Of course there is also more action and spectacle here than in your average summer blockbuster – Hell, the opening sequence on Krypton could have been its own movie – so it’s not like this Superman movie is all navel gazing and self doubt. On the contrary, some of the character development does get put to the side momentarily as the movie kicks in to high gear and we get about 30-45 minutes of almost non-stop action, and we’re talking about HUGE action. Of course plenty of those aforementioned “against it” critics point to this nearly endless barrage of mass destruction as a reason they don’t like it, and I guess there are some people who are just going to strike out against anything this loud and aggressive, and while superhero movie fatigue is absolutely a culprit, there is still something wrong headed about asking for a Superman movie to not have so much super powered action. We’re talking about fight scenes that destroy city blocks and small towns, over the top and insane action worthy of someone called Superman.
Even the final master plan of the main villain is more developed and interwoven into the story than most other movies of this ilk – whereas there are more than enough comic book movies that involve bad guys wanting to “rule” Earth by destroying it first and the hero trying to stop the villain because that’s what heroes are supposed to do, in “Man of Steel” we have a villainous plan that actually ties directly into Superman’s quandary about knowing where he came from and reconciling that with where he lives and who he is, which results in Superman’s actions during the final scenes coming from a place of characterization instead of just basic plot mechanics. By doing this, even the smallest moments of action have personal resonance with the character, and that’s just something that most “big, dumb action movies” like this don’t normally do.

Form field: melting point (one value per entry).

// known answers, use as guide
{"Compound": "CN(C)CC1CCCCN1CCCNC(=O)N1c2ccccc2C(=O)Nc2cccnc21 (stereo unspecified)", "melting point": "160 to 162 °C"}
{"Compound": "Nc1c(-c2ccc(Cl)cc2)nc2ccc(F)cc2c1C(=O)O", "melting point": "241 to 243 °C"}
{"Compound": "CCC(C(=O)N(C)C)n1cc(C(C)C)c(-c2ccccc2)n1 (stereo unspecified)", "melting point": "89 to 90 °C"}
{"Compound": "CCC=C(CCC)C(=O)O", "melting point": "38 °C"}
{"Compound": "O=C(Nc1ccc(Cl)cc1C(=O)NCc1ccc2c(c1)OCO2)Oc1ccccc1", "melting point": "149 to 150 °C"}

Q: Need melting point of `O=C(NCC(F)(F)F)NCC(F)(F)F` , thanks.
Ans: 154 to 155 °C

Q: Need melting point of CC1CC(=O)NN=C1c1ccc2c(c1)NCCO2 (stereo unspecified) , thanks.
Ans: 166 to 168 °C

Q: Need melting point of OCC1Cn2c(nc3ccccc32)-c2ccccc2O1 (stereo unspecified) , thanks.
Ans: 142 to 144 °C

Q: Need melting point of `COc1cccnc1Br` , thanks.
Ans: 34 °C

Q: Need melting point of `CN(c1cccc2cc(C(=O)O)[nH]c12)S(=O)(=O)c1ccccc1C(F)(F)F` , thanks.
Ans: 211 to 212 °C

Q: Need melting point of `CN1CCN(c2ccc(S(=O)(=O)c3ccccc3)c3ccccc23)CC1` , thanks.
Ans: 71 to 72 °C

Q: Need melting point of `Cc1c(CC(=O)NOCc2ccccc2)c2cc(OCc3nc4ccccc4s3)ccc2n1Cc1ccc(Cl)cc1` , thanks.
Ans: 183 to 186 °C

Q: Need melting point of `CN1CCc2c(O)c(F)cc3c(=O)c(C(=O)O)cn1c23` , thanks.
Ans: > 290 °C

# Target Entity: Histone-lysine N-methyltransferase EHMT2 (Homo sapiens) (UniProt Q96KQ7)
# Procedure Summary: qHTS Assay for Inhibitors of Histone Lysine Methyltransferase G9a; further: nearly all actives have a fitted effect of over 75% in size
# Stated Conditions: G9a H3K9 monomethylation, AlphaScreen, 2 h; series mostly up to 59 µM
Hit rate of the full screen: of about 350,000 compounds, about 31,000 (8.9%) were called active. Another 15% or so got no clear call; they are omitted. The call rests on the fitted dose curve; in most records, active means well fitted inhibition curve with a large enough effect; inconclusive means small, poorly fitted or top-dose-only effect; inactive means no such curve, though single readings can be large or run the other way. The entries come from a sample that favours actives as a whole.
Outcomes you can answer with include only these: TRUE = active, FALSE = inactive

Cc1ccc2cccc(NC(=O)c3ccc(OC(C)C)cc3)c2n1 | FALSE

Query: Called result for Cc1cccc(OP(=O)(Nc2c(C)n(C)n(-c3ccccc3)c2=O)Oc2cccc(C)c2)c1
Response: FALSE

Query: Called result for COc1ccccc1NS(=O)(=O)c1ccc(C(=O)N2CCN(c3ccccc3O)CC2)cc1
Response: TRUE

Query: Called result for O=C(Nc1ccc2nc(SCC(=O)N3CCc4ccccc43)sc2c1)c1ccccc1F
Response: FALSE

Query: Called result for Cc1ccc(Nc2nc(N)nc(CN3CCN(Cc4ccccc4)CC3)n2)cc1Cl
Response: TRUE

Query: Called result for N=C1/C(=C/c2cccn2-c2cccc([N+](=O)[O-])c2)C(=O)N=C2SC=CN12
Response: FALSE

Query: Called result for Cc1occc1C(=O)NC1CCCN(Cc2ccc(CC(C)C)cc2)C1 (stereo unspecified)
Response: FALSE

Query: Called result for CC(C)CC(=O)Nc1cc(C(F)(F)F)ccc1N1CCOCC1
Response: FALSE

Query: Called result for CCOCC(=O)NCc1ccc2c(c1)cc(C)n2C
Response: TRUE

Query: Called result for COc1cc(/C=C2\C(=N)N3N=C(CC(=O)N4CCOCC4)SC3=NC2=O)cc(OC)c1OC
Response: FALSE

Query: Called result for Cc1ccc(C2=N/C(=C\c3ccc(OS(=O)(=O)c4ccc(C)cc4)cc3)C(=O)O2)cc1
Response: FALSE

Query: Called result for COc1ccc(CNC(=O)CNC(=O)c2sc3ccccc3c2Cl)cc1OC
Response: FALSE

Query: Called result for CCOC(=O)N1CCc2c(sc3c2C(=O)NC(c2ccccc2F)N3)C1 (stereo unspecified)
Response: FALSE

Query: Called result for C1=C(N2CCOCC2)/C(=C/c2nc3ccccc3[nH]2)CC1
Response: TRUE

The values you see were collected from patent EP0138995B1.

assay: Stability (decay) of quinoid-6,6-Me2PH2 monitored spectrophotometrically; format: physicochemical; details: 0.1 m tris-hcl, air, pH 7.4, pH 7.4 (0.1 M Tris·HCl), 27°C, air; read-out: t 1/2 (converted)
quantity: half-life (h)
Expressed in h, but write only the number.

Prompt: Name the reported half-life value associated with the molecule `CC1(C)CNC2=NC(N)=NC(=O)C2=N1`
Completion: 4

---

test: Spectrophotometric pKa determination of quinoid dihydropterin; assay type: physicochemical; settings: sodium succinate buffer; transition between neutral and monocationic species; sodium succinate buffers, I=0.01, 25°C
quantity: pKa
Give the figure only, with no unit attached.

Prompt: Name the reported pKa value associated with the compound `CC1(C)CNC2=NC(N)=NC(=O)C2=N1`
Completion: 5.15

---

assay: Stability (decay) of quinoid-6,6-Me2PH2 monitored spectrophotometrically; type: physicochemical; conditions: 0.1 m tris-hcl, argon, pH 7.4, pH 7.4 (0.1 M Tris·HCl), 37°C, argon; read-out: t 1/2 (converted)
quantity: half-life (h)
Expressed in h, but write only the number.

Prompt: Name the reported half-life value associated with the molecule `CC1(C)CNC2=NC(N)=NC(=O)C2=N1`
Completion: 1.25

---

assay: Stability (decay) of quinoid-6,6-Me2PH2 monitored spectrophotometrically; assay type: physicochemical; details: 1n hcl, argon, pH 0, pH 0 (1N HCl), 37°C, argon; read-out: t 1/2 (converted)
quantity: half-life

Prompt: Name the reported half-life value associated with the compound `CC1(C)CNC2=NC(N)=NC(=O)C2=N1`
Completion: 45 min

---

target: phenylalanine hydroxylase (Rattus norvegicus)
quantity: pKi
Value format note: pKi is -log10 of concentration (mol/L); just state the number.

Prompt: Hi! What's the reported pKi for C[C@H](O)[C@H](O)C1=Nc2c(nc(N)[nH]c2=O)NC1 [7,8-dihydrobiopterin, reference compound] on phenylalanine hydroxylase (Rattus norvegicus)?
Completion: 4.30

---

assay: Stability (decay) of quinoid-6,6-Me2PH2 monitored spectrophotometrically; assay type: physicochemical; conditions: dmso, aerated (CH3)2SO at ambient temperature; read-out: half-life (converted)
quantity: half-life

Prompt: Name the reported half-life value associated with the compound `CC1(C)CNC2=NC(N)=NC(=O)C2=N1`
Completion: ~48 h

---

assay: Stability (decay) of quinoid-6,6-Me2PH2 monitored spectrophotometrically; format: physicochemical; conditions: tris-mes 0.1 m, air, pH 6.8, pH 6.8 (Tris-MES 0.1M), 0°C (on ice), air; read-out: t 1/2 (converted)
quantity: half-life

It also helps to have such a great cast. Henry Cavill (Immortals) is just about a perfect Clark Kent/Superman, and when he’s in that suit and addressing people as Superman, there’s no denying that he’s it, he just has all the right qualities, the earnestness and strength and amiable politeness and quiet authority – he’s Superman. It’s pretty incredible. And then he has great parentage in the form of Russell Crowe (Les Miserables), Kevin Costner (Open Range) and Diane Lane (Hollywoodland), all of them great as Kent’s Kryptonian father and Earth parents, respectively. Amy Adams (The Fighter) is a great choice for the tough Lois Lane, but she wasn’t given too much to do, especially for a character who early on exclaims that she gets writer’s block if she’s not wearing a flak jacket. Even the smaller roles are given to great actors like Laurence Fishburne, Christopher Meloni, Harry Lennix and Richard Schiff. And then Michael Shannon (Take Shelter) just owns it as General Zod, doing more with his eyes than most people can do with their entire bodies.
Throw in a wall-to-wall and extremely effective and well-done score by Hans Zimmer, and you have the makings of an epic superhero movie, one that I found quite invigorating and more interesting then 90% 0f other comic book movies out there, which includes everything by Marvel, and yes I mean everything. “Man of Steel” is downright great, a movie demanding to be seen in the biggest theater as possible (but in 2D, because you’re smart and you know that post-conversion 3D is a waste of time and money), and it’s nice to see this long venerated character get a movie adaptation finally worthy of his huge name and reputation.